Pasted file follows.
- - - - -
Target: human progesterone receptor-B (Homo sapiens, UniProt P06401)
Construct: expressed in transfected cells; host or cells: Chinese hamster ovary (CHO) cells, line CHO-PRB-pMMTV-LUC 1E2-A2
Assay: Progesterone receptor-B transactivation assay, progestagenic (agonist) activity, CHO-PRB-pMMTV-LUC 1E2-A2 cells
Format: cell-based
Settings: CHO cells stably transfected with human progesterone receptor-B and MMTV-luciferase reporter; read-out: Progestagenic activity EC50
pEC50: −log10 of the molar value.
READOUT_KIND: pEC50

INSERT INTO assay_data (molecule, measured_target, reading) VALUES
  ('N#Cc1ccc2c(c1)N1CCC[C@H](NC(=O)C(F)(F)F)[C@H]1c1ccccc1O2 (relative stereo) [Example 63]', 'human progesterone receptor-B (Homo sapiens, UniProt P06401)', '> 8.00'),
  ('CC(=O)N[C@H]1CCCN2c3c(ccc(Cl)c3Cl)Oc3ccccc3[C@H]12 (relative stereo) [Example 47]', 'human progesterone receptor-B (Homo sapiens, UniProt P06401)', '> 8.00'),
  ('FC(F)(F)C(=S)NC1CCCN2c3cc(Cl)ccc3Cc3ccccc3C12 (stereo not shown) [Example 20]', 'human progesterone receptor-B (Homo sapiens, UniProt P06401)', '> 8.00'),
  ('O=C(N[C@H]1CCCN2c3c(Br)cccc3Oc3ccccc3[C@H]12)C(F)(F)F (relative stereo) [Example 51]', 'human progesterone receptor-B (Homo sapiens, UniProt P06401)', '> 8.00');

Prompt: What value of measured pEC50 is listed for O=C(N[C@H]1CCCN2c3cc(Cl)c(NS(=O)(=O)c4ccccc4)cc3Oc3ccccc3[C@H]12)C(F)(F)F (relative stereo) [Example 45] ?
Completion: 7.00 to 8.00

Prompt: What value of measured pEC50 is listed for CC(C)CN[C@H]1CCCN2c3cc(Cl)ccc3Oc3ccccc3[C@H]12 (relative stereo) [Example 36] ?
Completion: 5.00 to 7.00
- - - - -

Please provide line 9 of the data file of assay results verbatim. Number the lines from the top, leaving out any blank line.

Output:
  ('N#Cc1ccc2c(c1)N1CCC[C@H](NC(=O)C(F)(F)F)[C@H]1c1ccccc1O2 (relative stereo) [Example 63]', 'human progesterone receptor-B (Homo sapiens, UniProt P06401)', '> 8.00'),